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Columbus to recreate Tennessee Williams’ world

Tennessee Williams was born 100 years ago in Columbus, and this week the town is celebrating with a birthday party.

A festival there will immerse visitors in the historical context of his works, which include “The Glass Menagerie” and “Cat on a Hot Tin Roof.”

Columbus is just one of many places that served as home to the great American playwright, and all of them celebrate his memory.  Festivals in honor of his birthday, March 26, will be held this month from European universities to the French Quarter of New Orleans.

Even though Williams’ family left Columbus when he was just 3, scholars say the town had a major impact on his plays.

“As it says in ’The Glass Menagerie’ early on, this is a play of memories,” said Steve Pieschel, a professor emeritus at the Mississippi University for Women. “And so ’The Glass Menagerie’ contains memories of Amanda Wingfield’s courtship days, and if you think Amanda Wingfield is based on Tennessee Williams’ mother, then that’s Columbus.”

At the town’s centennial celebration this week, visitors can tour Williams’ childhood home and sit on a porch like the one where Amanda would have entertained her gentlemen callers.

Organizers say the festival isn’t just for literature scholars.

“We’re going to draw those kinds of people, but people I think in Columbus themselves are very, very proud of Tennessee Williams,” said Adele Elliott, who does social media and advertising for the Columbus/Lowndes County Convention and Visitors Bureau.

The town hosts a scholarly festival to commemorate the writer each fall, but the bicentennial this week will serve more as a lifestyle experience.

On Sunday, a panel of experts will discuss female characters by Williams and screenwriter Lillian Hellman, contemporary of his.

The annual celebration has dramatically raised the profile of Williams in his hometown.

“The impact of Columbus on his family and their memories has been brought to the attention of people in Columbus in a way that it wasn’t up until 10 years ago,” Pieschel said.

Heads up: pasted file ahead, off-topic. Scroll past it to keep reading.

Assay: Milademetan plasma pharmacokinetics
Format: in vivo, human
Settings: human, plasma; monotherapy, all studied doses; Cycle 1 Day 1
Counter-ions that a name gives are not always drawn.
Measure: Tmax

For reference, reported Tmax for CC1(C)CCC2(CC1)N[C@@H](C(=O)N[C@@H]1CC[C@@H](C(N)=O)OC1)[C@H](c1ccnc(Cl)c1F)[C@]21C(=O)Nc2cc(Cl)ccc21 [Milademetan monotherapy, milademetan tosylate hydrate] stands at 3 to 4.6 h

He is particularly excited about a lunch performance Thursday and Friday of Williams’ play “Strangest Kind of Romance” in the Rosenzweig Arts Center.

“I’m looking forward to that because those will be professional actors on a specific piece of writing by Tennessee Williams that I’ve never seen before,” he said. “Nobody in Columbus has ever seen it before, so that’s kind of nice.”

Pieschel said area schools have benefited from being able to see Williams’ productions performed on stage more often. He said it gives teachers the opportunity to discuss theatre as an art form with their students.

Festivities officially kicked off Sunday with a road trip to the Southern Food & Beverage Museum in New Orleans. And the Columbus-Lowndes Public Library has already opened its doors to visitors wishing to see a collection of movie posters and play bills from his productions around the world.

“We have some from England, we have some from Spain, so it really just shows that dynamic aspect to him as a playwright, that he was international and not just American,” said Mona Vance, the library’s archivist. Vance said the collection would be on display through April.

Nancy Carpenter, project manager for the visitors bureau, said people taking part in the centennial this week can experience the way Columbus socialites, such as Williams’ mother, would have eaten at parties, seen plays advertised and even decorated their parlors.

All day Saturday, Williams’ childhood home will be open to the public. Last summer, a $450,000 restoration to the Carpenter Gothic-style house was completed. The house has now been restored to its likely original colors, with a monochromatic, green interior that includes artichoke-colored trim.

“That property is actually a national literary landmark and a Mississippi landmark, and on the National Historic Register,” said Carpenter. “That’s a pretty significant building, not only in Columbus but in the state of Mississippi.”

Williams lived at the house, which was the Episcopal rectory, with his maternal grandparents.

“I just feel like we are touching on every avenue by looking at both plays and the music that Tennessee Williams enjoyed and by hosting a birthday party that’s open to the public,” Carpenter said. A “Big Band” concert at the Trotter Convention Center Thursday night will be typical of the kind of music that Williams would have enjoyed.